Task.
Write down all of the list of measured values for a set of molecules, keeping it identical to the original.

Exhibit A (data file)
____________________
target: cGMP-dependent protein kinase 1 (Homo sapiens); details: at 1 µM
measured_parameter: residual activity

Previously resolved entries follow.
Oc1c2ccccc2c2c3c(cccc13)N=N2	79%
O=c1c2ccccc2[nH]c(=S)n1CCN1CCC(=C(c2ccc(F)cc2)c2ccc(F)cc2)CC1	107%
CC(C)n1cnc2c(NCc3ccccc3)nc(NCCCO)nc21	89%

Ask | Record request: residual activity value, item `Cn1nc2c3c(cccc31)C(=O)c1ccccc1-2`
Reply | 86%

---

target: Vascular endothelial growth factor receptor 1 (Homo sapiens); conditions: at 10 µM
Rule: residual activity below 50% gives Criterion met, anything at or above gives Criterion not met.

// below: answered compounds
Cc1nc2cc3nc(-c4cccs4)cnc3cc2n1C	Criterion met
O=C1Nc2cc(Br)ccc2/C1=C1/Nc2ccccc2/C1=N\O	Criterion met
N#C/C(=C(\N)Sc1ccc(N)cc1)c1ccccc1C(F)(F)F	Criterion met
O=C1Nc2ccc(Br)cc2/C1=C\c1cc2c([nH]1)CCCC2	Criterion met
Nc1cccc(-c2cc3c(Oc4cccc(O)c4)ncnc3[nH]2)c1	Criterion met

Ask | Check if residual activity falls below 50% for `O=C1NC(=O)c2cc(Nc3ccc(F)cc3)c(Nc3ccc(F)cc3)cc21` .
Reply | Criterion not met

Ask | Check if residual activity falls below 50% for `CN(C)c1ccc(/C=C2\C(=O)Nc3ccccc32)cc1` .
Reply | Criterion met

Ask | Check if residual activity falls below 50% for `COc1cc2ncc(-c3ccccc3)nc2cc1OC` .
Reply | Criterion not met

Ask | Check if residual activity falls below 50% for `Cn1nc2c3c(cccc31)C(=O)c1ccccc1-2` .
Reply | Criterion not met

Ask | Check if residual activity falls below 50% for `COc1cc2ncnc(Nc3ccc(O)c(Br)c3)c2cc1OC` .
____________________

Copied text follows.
target: cGMP-dependent protein kinase 1 (Homo sapiens); details: at 1 µM
measured_parameter: residual activity

Previously resolved entries follow.
Oc1c2ccccc2c2c3c(cccc13)N=N2	79%
O=c1c2ccccc2[nH]c(=S)n1CCN1CCC(=C(c2ccc(F)cc2)c2ccc(F)cc2)CC1	107%
CC(C)n1cnc2c(NCc3ccccc3)nc(NCCCO)nc21	89%

Ask | Record request: residual activity value, item `Cn1nc2c3c(cccc31)C(=O)c1ccccc1-2`
Reply | 86%

---

target: Vascular endothelial growth factor receptor 1 (Homo sapiens); conditions: at 10 µM
Rule: residual activity below 50% gives Criterion met, anything at or above gives Criterion not met.

// below: answered compounds
Cc1nc2cc3nc(-c4cccs4)cnc3cc2n1C	Criterion met
O=C1Nc2cc(Br)ccc2/C1=C1/Nc2ccccc2/C1=N\O	Criterion met
N#C/C(=C(\N)Sc1ccc(N)cc1)c1ccccc1C(F)(F)F	Criterion met
O=C1Nc2ccc(Br)cc2/C1=C\c1cc2c([nH]1)CCCC2	Criterion met
Nc1cccc(-c2cc3c(Oc4cccc(O)c4)ncnc3[nH]2)c1	Criterion met

Ask | Check if residual activity falls below 50% for `O=C1NC(=O)c2cc(Nc3ccc(F)cc3)c(Nc3ccc(F)cc3)cc21` .
Reply | Criterion not met

Ask | Check if residual activity falls below 50% for `CN(C)c1ccc(/C=C2\C(=O)Nc3ccccc32)cc1` .
Reply | Criterion met

Ask | Check if residual activity falls below 50% for `COc1cc2ncc(-c3ccccc3)nc2cc1OC` .
Reply | Criterion not met

Ask | Check if residual activity falls below 50% for `Cn1nc2c3c(cccc31)C(=O)c1ccccc1-2` .
Reply | Criterion not met

Ask | Check if residual activity falls below 50% for `COc1cc2ncnc(Nc3ccc(O)c(Br)c3)c2cc1OC` .